Head of Russia's Rosneft could be removed: sources
By Ekaterina Golubkova and Alexander Ershov
MOSCOW (Reuters) - The president of Russian oil producer Rosneft <ROSN.MM> could soon be replaced, industry sources said on Friday, little more than a week after the state company signed an Arctic offshore development deal with ExxonMobil <XOM.N>.
A Rosneft spokesman said Eduard Khudainatov was continuing work and dismissed what he called rumors.
Rosneft has been under pressure since the collapse of an earlier Arctic deal with BP <BP.L>, which was blocked by minority shareholders in the British oil company's Russian joint venture TNK-BP <TNBP.MM>.
The sources did not say whether Khudainatov's potential dismissal was linked to the failure of the BP deal, but said he had fallen out of favor with Deputy Prime Minister Sechin, Prime Minister Vladimir Putin's oil tsar.
"(Deputy Prime Minister) Igor Ivanovich (Sechin) is dissatisfied with (Eduard) Khudainatov's actions," one of the sources said.
Another source close to Rosneft said Khudainatov's removal from the post, which he took up a year ago, could be discussed at a board meeting next week.
"People in Rosneft are discussing the possibility of his departure," the source said. "He was elected as a temporary person ... But the only problem is that there is no obvious candidate to replace him."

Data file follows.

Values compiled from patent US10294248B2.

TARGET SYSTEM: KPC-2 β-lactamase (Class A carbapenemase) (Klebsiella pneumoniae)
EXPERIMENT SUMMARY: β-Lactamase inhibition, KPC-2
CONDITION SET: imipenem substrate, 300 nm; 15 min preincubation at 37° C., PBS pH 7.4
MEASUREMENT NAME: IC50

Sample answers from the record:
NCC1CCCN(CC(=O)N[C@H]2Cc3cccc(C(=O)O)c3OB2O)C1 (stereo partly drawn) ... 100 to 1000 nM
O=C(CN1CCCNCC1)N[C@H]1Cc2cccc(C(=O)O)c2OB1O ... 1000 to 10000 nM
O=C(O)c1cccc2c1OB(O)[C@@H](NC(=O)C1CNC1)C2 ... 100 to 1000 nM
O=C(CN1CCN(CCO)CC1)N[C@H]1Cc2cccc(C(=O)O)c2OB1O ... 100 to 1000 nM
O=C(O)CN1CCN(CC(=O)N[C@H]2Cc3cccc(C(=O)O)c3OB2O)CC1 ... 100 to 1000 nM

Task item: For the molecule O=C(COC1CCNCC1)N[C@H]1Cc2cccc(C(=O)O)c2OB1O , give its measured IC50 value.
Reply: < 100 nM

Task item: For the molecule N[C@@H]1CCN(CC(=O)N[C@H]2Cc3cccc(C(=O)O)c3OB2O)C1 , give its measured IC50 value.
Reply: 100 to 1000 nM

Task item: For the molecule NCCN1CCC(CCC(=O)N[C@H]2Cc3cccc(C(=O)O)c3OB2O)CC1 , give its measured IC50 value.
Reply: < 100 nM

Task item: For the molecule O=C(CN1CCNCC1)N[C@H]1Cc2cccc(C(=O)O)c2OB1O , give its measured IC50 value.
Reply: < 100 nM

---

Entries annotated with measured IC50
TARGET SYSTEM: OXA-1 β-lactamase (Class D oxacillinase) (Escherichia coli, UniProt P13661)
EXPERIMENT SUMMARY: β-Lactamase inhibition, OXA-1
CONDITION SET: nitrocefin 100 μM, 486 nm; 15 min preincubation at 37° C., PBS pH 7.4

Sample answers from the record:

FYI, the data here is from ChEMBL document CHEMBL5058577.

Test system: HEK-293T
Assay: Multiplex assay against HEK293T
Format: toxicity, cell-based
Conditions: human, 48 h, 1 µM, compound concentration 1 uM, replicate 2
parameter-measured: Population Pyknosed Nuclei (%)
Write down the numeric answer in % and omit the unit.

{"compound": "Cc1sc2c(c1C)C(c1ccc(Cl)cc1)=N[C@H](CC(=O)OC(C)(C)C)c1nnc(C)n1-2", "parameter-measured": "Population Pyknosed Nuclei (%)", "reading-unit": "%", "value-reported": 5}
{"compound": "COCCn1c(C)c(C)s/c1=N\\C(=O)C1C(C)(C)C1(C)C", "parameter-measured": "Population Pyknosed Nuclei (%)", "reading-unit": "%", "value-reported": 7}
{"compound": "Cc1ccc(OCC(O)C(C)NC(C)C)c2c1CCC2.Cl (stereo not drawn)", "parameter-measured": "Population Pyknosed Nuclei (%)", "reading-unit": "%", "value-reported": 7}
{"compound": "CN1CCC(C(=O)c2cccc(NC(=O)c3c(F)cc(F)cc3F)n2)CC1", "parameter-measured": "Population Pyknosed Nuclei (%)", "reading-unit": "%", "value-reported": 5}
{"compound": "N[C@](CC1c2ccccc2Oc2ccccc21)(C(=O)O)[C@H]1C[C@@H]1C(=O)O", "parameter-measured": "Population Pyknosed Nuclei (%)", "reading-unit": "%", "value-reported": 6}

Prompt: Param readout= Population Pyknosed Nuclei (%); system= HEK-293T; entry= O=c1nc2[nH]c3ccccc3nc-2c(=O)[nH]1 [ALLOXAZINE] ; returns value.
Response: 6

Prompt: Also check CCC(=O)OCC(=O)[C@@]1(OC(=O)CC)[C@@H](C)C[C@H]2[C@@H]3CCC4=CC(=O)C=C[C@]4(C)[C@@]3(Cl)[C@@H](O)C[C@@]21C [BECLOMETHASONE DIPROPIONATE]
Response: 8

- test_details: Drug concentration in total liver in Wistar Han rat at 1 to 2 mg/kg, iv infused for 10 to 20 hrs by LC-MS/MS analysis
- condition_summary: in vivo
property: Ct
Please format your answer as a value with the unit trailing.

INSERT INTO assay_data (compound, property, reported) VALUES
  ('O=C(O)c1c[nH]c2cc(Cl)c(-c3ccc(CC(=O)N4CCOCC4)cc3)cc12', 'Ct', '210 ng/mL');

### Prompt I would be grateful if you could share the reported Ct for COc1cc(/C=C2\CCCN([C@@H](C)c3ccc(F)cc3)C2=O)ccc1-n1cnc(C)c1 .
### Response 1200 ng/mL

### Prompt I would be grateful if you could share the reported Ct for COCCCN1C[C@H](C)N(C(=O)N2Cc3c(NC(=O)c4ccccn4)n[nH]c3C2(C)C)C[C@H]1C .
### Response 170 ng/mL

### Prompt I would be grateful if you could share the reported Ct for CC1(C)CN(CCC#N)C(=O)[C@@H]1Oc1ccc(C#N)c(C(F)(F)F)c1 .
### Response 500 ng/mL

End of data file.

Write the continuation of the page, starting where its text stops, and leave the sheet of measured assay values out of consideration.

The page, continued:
A Rosneft spokesman said: "These rumors are groundless."
Dmitry Peskov, a spokesman for Putin, said "this looks like a rumor."
"The company's work is stable, the results are solid ... Let's remember the Exxon deal as an example. I think it is speculation," he said.
Khudainatov replaced Rosneft's long-serving chief, Sergei Bogdanchikov, last September. Bogdanchikov's contract was not extended after he lost the confidence of Sechin.
Western industry executives welcomed Khudainatov when he was appointed to replace Bogdanchikov, who was seen as a counterweight to Sechin.
Khudainatov, seen as close to Sechin, met a mixed response in the Russian energy industry, where loyalties are often divided among interest groups -- some loyal to Sechin and Putin, and others closer to President Dmitry Medvedev's camp.
But the sources said Western oil firms, including ExxonMobil, found it easier to deal with Rosneft than expected under Khudainatov and reported that he was willing to use his influence to help them resolve business problems.
Khudainatov's first deputy, Pavel Fedorov, who joined the company from Morgan Stanley, has been credited with much of the day-to-day running of Rosneft in recent months.
Fedorov has earned praise from industry insiders although he has limited experience in the energy sector.
(Additional reporting by Olesya Astakhova, Melissa Akin and Ludmila Zaramenskikh, editing by Timothy Heritage, Gary Hill)